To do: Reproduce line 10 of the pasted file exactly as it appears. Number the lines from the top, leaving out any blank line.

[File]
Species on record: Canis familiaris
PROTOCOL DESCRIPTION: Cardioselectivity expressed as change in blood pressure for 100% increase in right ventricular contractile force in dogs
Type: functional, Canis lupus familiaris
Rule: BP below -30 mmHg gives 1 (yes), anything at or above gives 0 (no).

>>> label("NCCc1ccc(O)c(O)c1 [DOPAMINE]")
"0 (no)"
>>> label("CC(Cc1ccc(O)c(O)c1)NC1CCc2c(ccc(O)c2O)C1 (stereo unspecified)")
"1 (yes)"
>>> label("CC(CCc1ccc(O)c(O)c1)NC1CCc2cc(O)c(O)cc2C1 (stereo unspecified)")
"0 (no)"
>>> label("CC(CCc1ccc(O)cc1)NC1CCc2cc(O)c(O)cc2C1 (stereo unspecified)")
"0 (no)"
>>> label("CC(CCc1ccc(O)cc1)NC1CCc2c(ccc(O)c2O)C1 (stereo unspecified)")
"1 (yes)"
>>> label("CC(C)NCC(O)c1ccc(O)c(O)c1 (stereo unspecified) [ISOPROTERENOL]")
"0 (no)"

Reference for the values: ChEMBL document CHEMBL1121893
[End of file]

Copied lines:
"0 (no)"